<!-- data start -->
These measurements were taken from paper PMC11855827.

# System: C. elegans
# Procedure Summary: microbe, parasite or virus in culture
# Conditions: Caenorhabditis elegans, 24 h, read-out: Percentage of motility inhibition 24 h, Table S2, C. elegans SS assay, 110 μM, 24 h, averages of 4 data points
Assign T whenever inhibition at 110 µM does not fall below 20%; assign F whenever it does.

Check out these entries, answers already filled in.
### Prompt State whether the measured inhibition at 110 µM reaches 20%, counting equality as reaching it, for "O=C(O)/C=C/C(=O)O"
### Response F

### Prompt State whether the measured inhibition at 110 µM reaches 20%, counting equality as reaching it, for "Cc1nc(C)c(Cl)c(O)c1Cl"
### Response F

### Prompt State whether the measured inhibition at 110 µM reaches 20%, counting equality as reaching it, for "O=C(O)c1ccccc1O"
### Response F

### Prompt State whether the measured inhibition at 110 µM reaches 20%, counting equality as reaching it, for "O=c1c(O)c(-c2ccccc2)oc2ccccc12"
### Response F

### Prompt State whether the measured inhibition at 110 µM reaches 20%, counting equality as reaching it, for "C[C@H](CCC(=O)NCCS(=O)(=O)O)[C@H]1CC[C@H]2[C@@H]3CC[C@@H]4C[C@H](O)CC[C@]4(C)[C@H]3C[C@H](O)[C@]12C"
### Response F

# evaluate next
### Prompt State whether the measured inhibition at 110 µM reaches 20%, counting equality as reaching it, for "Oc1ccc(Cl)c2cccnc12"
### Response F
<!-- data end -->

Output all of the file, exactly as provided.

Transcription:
These measurements were taken from paper PMC11855827.

# System: C. elegans
# Procedure Summary: microbe, parasite or virus in culture
# Conditions: Caenorhabditis elegans, 24 h, read-out: Percentage of motility inhibition 24 h, Table S2, C. elegans SS assay, 110 μM, 24 h, averages of 4 data points
Assign T whenever inhibition at 110 µM does not fall below 20%; assign F whenever it does.

Check out these entries, answers already filled in.
### Prompt State whether the measured inhibition at 110 µM reaches 20%, counting equality as reaching it, for "O=C(O)/C=C/C(=O)O"
### Response F

### Prompt State whether the measured inhibition at 110 µM reaches 20%, counting equality as reaching it, for "Cc1nc(C)c(Cl)c(O)c1Cl"
### Response F

### Prompt State whether the measured inhibition at 110 µM reaches 20%, counting equality as reaching it, for "O=C(O)c1ccccc1O"
### Response F

### Prompt State whether the measured inhibition at 110 µM reaches 20%, counting equality as reaching it, for "O=c1c(O)c(-c2ccccc2)oc2ccccc12"
### Response F

### Prompt State whether the measured inhibition at 110 µM reaches 20%, counting equality as reaching it, for "C[C@H](CCC(=O)NCCS(=O)(=O)O)[C@H]1CC[C@H]2[C@@H]3CC[C@@H]4C[C@H](O)CC[C@]4(C)[C@H]3C[C@H](O)[C@]12C"
### Response F

# evaluate next
### Prompt State whether the measured inhibition at 110 µM reaches 20%, counting equality as reaching it, for "Oc1ccc(Cl)c2cccnc12"
### Response F